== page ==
Does your company practice what is sometimes called the “Hope Method” of marketing? That is when you hope you will get new clients, hope people will refer you and hope sales will increase. Most often I see business owners and CEOs practice what I call the “Random Acts of Marketing” method. In executive meetings, the management team laments that the sales team is not meeting expectations. Suddenly the table is filled with marketing experts who begin chanting a litany of marketing ideas (although all too often there isn’t anyone with real marketing expertise in the room).
- We need a new brochure.
- Our branding is killing us.
- The website is tired.
- Let’s run some advertisements.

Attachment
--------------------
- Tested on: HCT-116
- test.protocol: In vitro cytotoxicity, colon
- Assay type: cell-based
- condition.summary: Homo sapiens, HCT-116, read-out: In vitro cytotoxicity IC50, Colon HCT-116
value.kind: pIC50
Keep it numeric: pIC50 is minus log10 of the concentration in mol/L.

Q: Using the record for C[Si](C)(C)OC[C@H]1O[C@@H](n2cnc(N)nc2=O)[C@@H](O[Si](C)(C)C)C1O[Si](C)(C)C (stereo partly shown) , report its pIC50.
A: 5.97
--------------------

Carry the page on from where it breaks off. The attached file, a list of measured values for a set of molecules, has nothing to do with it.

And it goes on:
- We need to do social media.
- Let’s run a sale.
- We need to do more trade shows.
- Let’s do some press releases and get an article about us in a trade publication.
Then after earnest debate, someone in marketing (or someone posing as marketing) is tasked with one or two of these programs. Voila! You have just witnessed the birth of random acts of marketing.
Given that these tactics are born of pain rather than an integrated strategic marketing plan with measurements, they rarely yield profitable outcomes. When CEOs approach me as a CMO consultant, they often tell me they have tried everything to grow their business (and they probably have) but are not seeing the results they expected. They want to know if “I should do more” of whatever the tactic du jour happens to be for them.
Being the pragmatist that I am, I usually ask them a series of questions: